One day, Grace went back to the shirt factory, but not to work there.  She met with Chester.  He announced to everyone that he was going on a very short vacation in the mountain region.  Grace went ahead of him to meet up with him at the hotel, reported to be named the Glenmore Hotel.
Two days later, her body was found on the shore of Big Moose Lake, by fishermen.   The boat was found upturned, floating in the hidden cove area.

Big Moose Lake, New York,

After questioning many of the people of the lake area, it was determined that Grace had been accompanied by a young man, whose description fit Chester Gillette. He was found sitting in front of a nearby summer resort hotel.  When approached by the police, he did not seem surprised at all about the finding of Grace's body.  He explained that his hat fell into the water, and when he went to reach for it, the boat had overturned and Grace went into the water.  He said he lost site of her  and swam to the shore. He was asked why he had not tried to save her or report the accident.  It was time to change his explanation. He said Grace was distraught and jumped into the water voluntarily. They handed him his tennis racket splotched with blood.  He had no explanation for that.

After his days in court, Chester was found guilty on December 6, 1906.  He was to be sentenced to death, by the electric chair, in January of 1906.  However, a stay was granted on an appeal filed in October of 1907. The Court of Appeals proved to be an unreliable deal for him, as they decided to uphold the original case findings of his responsibility for the death of young Grace.

The Glenmore Hotel,

The Prosecution set about to bury Gillette with the many damning letters that Grace had written to him. She wrote that she was concerned about him neglecting her of late. He was asked when he first learned of her pregnancy.  Chester replied that he could not remember. It was revealed that he had not paid his hotel bill while staying at the nearby hotel where he had registered under the name of Charles Gordon, and that his bank account seemed to be depleted. Apparently, he had not paid for the boat that he rented either.  When questioned about these unpaid costs, he shrugged his shoulders, stating that he didn't seem worried about that.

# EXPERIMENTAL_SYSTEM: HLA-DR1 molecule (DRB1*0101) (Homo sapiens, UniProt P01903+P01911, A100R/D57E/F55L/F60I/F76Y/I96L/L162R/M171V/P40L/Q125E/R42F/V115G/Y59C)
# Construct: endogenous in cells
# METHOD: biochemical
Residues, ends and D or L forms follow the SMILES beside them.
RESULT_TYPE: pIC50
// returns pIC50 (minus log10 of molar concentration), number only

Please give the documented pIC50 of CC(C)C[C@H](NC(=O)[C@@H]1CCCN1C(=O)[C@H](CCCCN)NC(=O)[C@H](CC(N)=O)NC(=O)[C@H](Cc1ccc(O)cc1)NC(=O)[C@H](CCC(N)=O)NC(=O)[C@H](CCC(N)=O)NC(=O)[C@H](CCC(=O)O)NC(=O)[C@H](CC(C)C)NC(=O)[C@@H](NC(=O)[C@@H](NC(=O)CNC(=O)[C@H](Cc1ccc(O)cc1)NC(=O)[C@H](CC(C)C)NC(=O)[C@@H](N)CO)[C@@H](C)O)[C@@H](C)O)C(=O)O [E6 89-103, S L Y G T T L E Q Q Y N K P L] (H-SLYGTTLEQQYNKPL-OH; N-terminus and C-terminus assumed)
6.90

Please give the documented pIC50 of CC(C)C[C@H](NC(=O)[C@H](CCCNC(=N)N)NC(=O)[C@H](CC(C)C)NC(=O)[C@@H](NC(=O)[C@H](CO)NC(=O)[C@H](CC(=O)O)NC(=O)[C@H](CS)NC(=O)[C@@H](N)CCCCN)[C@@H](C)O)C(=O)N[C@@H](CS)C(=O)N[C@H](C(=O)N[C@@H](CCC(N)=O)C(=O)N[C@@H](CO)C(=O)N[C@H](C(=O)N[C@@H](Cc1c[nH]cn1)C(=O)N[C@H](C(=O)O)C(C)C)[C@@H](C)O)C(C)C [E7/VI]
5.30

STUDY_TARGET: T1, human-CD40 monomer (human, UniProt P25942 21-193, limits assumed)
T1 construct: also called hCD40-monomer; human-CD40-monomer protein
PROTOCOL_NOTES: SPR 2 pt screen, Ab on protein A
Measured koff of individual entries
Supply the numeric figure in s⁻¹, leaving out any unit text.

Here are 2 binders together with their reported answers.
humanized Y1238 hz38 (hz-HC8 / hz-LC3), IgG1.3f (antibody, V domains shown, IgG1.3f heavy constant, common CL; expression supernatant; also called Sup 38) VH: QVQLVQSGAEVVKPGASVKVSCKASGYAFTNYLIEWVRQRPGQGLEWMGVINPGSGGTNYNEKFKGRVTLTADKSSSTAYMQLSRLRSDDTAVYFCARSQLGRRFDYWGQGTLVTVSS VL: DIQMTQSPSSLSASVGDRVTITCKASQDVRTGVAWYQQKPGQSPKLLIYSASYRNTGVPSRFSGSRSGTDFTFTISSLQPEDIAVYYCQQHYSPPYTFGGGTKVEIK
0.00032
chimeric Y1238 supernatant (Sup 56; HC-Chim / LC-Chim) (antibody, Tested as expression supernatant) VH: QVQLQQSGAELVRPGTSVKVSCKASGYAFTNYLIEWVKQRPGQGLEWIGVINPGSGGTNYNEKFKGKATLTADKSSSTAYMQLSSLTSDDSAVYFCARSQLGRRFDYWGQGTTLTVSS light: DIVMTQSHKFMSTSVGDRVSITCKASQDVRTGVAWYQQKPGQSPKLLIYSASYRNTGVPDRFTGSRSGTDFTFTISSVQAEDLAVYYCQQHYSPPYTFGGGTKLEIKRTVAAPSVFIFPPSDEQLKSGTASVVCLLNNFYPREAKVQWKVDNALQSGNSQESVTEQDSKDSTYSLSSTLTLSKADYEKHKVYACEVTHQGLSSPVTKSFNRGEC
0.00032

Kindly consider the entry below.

Other evidence that seemed to "screw" Chester :
 -he had carried a photo of Miss Harriet Benedict, a young, lovely woman who worked at the shirt factory.
-Chester said he wanted to protect young Grace from gossip, so he registered under the assumed name of Mr. Gordon and wife.
-Although it was a hot day in July, Chester brought along an overcoat, umbrella and a tennis racket with him on the boat ride with Grace.  These were very odd things to take on that day when there was not a cloud in the sky. He claimed to have left them on the shore before boarding the boat.
- A guest at the hotel swore that he had introduced himself as Carl Graham and his companion, Grace.
-He also claimed to have bathed and changed his complete set of clothing after having walked through the woods, and sat on the porch of the hotel to read a book, never thinking to stop to report the accident on the lake.
-He changed his story, and said that he and Grace were reaching for water lilies when she jumped into the water.
-He sent a message to Cortland, where the shirt factory was, to ask for $5 to be sent back to him to pay for his room and board
-Two young women testified that they had an engagement to meet with Chester at Seventh Lake on the evening that Grace had died.
-Letters from Grace to Chester were read before the courtroom, with statements from Grace that she was afraid that Chester would not come to her in her  condition, and she was in a depressed mood.
-Frances Brown, sister of Grace, testified that Grace confided that she had high hopes that she would be married to Chester during their "Vacation" together.

In February of 1908, it was decided that Chester Gillette was indeed guilty of the murder of Miss Grace Brown and her unborn child. The sentence was due to be carried out in the week of March 30, 1908.

On March 30, 1908, Chester was lead to the electric chair, Auburn prison, He was interred the next day at Soule Cemetery, with members of his family present.  A number of persons who were curious watched from a distance. The grave is unmarked.

Grace M. Brown was buried in Valley View Cemetery, Chenango County, New York. It is said by visitors that she haunts the lake area to this day.

The story of this horrible murder at Moose Lake inspired the novel "An American Tragedy" by Theodore Dreiser. and the Academy Award winning movie "A Place in the Sun".

The reports of this case can be found in newspaper archives across the nation and internationally.